Carmelo Anthony (31) – Knicks
I mean, no.
Kristaps Porzingis (20) – Knicks
This nomination is based purely on potential. In his first NBA season, Porzingis showed signs of being a future superstar, drawing praise from teammates and opponents alike. Indeed, the Knicks might be Carmelo’s team at the moment but they’re Kristaps’ team moving forward. Still, they have a long way to go in becoming a championship contender and Porzingis has yet to make a true dent in New York.
Alex Rodriguez (40) – Yankees
Kidding. I’m kidding. Simmer down.
Matt Harvey (27), Jacob deGrom (27), Noah Syndergaard (23) – Mets
This is an interesting one. Measured alone, any one of these three would likely outshine Tavares. But Harvey, deGrom and Syndergaard have become a three-headed monster, and their collective dominance seems to obscure each man’s individual greatness. Think of an MVP race in which two teammates cancel each other out by splitting the voting pool, enabling a third candidate to swoop in and win the award. That’s the feeling here, when comparing “SyndeGromey” to Tavares. It’s extremely hard to separate the three, and an exercise in futility to distinguish a single star.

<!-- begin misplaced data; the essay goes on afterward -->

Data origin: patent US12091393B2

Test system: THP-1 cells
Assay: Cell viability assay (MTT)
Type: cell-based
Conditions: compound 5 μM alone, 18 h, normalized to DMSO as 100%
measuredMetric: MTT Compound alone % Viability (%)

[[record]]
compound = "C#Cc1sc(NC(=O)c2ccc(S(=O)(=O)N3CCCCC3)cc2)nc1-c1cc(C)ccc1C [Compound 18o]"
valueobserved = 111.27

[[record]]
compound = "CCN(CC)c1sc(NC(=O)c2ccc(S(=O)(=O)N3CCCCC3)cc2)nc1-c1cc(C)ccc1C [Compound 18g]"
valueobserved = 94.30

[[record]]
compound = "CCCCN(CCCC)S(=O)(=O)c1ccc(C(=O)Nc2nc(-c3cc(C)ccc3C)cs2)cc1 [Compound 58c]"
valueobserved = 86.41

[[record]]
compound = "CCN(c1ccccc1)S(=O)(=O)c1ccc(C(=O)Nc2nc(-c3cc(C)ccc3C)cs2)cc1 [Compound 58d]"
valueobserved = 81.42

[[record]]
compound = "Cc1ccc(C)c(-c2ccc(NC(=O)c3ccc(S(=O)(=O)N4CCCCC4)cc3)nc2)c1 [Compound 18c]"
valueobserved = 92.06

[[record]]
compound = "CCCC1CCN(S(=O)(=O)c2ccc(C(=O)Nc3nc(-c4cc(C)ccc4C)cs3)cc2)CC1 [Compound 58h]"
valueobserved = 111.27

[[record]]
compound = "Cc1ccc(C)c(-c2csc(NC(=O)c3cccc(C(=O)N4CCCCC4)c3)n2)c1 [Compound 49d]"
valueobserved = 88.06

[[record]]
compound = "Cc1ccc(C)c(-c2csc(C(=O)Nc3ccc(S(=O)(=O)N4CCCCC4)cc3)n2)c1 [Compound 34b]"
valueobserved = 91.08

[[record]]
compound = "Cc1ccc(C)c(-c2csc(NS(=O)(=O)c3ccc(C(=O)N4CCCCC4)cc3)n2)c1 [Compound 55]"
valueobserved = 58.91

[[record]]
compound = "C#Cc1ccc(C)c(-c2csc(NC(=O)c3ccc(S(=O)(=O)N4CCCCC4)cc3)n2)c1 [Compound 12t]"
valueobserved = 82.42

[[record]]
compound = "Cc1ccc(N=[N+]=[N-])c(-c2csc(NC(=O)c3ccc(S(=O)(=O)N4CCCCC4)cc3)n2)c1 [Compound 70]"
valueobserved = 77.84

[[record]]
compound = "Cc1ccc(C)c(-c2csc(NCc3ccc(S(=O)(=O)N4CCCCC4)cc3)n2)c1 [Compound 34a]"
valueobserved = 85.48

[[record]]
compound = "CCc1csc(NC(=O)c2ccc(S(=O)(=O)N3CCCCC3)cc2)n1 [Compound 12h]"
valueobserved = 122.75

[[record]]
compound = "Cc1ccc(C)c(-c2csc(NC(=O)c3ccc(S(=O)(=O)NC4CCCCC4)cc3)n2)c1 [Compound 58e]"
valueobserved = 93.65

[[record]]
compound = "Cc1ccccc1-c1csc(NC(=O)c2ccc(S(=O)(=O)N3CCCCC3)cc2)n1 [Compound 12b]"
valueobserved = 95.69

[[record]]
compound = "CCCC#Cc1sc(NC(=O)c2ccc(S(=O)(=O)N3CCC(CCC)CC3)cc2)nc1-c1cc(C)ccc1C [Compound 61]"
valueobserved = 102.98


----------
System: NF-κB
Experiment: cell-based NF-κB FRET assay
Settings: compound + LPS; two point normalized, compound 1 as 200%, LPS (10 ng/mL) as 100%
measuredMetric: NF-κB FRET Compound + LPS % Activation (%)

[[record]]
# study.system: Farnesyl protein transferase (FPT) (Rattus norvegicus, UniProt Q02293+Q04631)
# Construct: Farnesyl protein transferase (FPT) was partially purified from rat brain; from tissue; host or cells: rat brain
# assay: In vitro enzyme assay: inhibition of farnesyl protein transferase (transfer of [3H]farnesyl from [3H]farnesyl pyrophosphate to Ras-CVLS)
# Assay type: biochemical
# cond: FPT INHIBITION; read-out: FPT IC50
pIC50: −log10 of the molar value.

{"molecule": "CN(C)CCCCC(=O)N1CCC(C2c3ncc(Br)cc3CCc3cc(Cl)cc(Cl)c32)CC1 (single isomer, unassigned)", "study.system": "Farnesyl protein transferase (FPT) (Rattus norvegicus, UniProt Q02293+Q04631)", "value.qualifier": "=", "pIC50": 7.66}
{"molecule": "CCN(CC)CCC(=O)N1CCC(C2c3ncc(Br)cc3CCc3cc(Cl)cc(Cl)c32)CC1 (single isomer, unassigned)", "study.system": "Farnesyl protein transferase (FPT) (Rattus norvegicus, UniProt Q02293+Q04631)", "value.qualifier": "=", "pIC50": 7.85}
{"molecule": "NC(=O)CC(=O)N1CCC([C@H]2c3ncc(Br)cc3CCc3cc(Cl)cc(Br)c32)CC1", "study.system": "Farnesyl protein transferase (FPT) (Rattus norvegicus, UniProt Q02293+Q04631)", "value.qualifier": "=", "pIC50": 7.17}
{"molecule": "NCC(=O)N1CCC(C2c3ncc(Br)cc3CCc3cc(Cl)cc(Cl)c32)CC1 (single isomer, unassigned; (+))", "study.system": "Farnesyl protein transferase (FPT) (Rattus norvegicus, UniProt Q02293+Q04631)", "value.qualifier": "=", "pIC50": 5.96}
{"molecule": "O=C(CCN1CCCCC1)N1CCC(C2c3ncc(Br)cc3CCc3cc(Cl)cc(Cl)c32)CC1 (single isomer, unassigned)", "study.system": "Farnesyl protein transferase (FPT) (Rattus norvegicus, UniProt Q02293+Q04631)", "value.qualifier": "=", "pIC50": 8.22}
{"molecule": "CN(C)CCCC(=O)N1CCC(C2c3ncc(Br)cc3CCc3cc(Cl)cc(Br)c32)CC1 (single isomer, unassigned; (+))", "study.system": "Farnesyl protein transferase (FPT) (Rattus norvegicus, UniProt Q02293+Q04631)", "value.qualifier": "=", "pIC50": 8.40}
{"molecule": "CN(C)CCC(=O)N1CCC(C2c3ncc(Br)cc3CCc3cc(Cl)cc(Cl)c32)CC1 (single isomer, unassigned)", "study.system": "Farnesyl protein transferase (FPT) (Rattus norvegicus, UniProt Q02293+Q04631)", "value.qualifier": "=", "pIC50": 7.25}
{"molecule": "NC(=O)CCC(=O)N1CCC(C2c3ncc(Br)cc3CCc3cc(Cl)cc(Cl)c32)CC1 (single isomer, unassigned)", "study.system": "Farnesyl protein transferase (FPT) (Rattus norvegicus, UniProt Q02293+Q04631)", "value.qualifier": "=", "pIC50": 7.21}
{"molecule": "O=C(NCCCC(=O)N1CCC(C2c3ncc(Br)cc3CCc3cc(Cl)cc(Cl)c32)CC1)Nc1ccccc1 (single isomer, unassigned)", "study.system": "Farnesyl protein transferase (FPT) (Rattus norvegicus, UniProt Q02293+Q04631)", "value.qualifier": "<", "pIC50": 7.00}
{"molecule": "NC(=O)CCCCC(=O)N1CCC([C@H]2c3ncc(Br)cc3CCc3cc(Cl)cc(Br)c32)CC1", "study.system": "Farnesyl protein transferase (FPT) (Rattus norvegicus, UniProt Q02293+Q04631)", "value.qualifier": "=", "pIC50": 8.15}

So there you have it. In terms of his personal resume, his team’s success, his relevance in the current sports conversation and his likelihood of winning a championship in New York (phew!), John Tavares, captain of the New York Islanders, is the biggest sports star in perhaps the biggest sports city. Imagine that.
Will Burchfield covers all things ‘New York Islanders’ for thehockeywriters.com. A 2014 graduate of Boston College, he has extensive writing experience both online and in print.